A high-tech Montreal startup is using the Internet to link local growers directly to their customers.
Provender’s food is so fresh, it’s often still in the ground.
The chefs, caterers, natural food stores and independent grocers currently using the Web-based marketplace can browse the online seed catalogue and decide what products they’d like to carry.
Small growers grow the produce from an index of seeds chosen by Provender and deliver the harvest directly to stores or restaurant kitchens.
“Of the 13,000 varieties of fruits and vegetables available and suited to the climate of North America, we only grow around 3,000 commercially,” said founder and CEO Caithrin Rintoul.
“That leaves an entire piece of the produce industry that’s difficult to get into because you have to spend a lot of time developing a market,” said Rintoul, whose background includes greenhouse technology and growers markets.
He and his team of 10 technical experts charge growers a 10% transactional fee once products are delivered.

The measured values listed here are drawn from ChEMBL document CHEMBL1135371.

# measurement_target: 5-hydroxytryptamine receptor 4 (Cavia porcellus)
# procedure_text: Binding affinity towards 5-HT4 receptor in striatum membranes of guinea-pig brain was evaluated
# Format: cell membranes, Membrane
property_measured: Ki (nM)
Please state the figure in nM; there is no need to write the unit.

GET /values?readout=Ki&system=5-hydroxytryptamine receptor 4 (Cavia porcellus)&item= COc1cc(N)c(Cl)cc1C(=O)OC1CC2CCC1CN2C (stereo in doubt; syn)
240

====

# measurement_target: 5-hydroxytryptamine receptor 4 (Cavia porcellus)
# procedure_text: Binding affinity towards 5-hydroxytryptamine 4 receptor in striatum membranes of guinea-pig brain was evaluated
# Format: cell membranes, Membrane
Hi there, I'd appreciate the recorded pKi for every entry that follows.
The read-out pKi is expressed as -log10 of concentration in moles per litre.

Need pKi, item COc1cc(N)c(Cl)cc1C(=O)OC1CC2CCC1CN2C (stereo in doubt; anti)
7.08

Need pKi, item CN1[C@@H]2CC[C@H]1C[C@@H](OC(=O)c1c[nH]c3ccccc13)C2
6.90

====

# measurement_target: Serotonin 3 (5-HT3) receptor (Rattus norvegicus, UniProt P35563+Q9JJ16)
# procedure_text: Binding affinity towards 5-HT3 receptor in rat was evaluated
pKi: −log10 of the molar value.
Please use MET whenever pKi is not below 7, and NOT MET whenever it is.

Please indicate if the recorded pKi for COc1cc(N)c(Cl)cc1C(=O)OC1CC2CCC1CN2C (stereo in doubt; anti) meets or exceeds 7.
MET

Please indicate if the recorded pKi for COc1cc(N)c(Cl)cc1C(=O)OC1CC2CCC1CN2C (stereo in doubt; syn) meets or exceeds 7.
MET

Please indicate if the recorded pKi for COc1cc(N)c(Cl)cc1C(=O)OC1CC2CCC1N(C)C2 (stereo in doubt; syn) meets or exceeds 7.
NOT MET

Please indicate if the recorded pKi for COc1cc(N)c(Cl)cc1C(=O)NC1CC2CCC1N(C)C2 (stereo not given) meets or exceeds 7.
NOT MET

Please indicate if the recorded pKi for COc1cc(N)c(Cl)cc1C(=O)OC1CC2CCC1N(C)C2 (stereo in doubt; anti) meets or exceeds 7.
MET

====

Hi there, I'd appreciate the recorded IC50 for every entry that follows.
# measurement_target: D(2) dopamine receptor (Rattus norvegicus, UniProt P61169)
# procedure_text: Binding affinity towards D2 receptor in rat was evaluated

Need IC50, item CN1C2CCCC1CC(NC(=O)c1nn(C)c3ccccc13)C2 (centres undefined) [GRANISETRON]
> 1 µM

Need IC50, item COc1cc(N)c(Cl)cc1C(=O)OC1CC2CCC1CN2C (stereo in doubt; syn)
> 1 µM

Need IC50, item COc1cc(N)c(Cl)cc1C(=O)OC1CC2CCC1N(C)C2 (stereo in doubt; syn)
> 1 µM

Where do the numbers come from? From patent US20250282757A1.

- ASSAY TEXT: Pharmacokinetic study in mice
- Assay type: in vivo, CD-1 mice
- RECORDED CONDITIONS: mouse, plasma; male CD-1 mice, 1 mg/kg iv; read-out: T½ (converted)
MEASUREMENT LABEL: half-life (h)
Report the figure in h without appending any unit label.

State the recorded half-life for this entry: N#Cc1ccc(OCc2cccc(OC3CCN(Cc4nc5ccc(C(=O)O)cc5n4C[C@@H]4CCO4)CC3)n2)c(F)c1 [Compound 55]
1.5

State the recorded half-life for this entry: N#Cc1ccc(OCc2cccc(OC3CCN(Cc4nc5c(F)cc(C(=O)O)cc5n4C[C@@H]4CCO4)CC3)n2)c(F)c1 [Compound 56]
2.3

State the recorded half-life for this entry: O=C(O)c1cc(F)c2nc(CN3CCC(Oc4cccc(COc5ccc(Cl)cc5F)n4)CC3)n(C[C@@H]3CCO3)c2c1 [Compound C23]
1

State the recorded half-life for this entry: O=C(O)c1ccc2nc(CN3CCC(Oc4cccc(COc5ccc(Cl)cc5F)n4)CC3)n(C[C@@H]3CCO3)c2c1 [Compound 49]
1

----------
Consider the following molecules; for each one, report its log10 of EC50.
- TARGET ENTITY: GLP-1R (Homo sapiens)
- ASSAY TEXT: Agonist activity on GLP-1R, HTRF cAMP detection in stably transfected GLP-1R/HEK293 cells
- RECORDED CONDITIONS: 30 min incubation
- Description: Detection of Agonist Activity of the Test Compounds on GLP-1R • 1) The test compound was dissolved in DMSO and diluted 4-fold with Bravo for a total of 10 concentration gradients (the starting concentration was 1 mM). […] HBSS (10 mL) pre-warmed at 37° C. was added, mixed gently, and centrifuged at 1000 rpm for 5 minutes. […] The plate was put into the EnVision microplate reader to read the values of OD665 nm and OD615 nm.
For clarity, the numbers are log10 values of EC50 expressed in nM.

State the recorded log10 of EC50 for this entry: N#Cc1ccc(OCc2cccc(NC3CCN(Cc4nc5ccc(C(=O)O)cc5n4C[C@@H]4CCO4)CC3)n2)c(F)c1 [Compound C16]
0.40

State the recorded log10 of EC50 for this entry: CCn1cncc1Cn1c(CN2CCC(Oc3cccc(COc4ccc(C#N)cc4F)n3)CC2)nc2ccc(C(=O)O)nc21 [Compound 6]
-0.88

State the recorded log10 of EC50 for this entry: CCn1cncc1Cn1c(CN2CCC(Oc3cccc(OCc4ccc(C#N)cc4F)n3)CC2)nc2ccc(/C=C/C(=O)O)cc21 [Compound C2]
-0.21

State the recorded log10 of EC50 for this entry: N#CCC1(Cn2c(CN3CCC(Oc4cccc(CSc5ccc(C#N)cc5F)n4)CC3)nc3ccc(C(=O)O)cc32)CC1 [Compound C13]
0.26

In exchange, the site functions as a sales management staff, “providing an incredibly easy way to sell your crops and manage your yields,” Rintoul said.
Along with field growers, Provender works with year-round operations such as greenhouses, mushroom and sprout farms.
Since launching 19 months ago, the data-driven company has expanded to Toronto, Vermont, Minnesota and Massachusetts and attracted 450 growers and buyers.
“We’re excited because we’re seeing the new generation of younger growers really build their businesses on our platform,” Rintoul said.
Though Provender may represent 10% of a grower’s crops, Rintoul said that may translate to 20% of revenue since there’s no intermediary and the pre-sold crops command a premium. Chefs using the site can dramatically lower their cost of searching for growers and discovering new crops, he said. They can contract with up to 30 small farms, all payable as a single online invoice.
This summer, the startup commercialized hardy kiwis and sold thousands of dollars’ worth of morelle de balbis. These dark red “litchi” tomatoes, native to South America, taste like a sour cherry with an intense tomato taste.
“They’re super easy to grow and frost-resistant,” said Rintoul, who compiles reams of data on every new crop.
Provender has also grown brassicas, gourds and beans for Montreal’s Asian restaurants, along with 50 varietals of beans, squash, sweet potatoes and greens from a Kentucky seed company for cooks delving into Southern cuisine.
“We’re attractive to growers and it’s fun for them to try new things,” he said.